Widgets: Your Guide to Distributed Media

WidgetsDon’t know what a widget is? Well, chances are you have at least seen them:

“81 percent of all Web surfers in the U.S. saw a widget” in November 2007.

Widgets are a way to distribute content, via embeddable chunks of code. Widgets can live on any website, and include a variety of content types, including interactive content.

Jodi McDermott looks at the different variety of widgets:

“There is really three different types of widgets. There is web widgets, desktop widgets, and mobile widgets. Traditionally, widgets were desktop widgets; some of the first ones that came out were stock tickers, clocks, basic tools, or calculators. Now, they are much more rich applications like games, interactive brand promotions, product promotions. Some examples of web widgets, which are really the most prevalent that you see out there, some examples that we have seen recently would be movie promotions.”

Two media brands are pushing widgets to set their content free on the web:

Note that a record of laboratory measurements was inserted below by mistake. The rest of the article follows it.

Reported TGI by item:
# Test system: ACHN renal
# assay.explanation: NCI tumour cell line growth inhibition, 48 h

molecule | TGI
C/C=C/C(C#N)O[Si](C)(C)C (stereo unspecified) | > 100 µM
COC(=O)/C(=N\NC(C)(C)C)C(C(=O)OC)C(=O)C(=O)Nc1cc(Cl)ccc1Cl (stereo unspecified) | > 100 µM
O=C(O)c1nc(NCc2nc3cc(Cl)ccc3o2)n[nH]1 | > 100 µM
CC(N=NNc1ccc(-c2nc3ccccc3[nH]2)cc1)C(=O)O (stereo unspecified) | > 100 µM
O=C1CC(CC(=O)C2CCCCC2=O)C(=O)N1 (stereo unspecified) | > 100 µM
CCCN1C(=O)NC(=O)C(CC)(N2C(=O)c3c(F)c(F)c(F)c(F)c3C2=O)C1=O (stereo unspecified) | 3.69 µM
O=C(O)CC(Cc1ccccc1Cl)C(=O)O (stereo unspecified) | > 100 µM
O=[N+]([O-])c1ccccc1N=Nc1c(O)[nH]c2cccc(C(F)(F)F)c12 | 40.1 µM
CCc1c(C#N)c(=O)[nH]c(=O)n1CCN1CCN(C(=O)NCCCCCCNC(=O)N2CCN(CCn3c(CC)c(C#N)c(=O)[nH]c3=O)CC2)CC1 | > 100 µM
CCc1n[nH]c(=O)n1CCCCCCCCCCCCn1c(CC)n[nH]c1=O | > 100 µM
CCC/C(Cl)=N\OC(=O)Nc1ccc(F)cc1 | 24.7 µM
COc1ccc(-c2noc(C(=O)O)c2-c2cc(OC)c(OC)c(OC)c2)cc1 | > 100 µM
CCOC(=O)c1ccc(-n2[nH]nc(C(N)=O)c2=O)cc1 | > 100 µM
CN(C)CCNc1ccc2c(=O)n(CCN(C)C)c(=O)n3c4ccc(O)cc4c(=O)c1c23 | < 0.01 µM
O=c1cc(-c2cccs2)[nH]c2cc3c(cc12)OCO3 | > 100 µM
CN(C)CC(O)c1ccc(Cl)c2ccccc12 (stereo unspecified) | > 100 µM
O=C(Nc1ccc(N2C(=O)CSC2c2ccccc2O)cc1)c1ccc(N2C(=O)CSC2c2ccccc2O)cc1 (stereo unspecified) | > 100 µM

• Forbes has a variety of widgets available for use.
  • CNET has widgets for four of their brands.

Jeremiah Owyang – as usual – has a phenomenal breakdown of how to leverage widgets. His guiding principle behind widgets:

“…savvy fisherman fish where the fish are…”

He comment on the growing sophistication and profitability of this model:

“…expect widget networks like Slide, Rockyou, Widgetbox, Watercooler, and many many others, to become like syndicated networks, offer self-serve advertising, begin to offer metrics, and offer unique co-branded, and co-sponsored marketing campaigns to brands. Two of these networks will likely be acquired by large media or internet companies in the next 11 months.”

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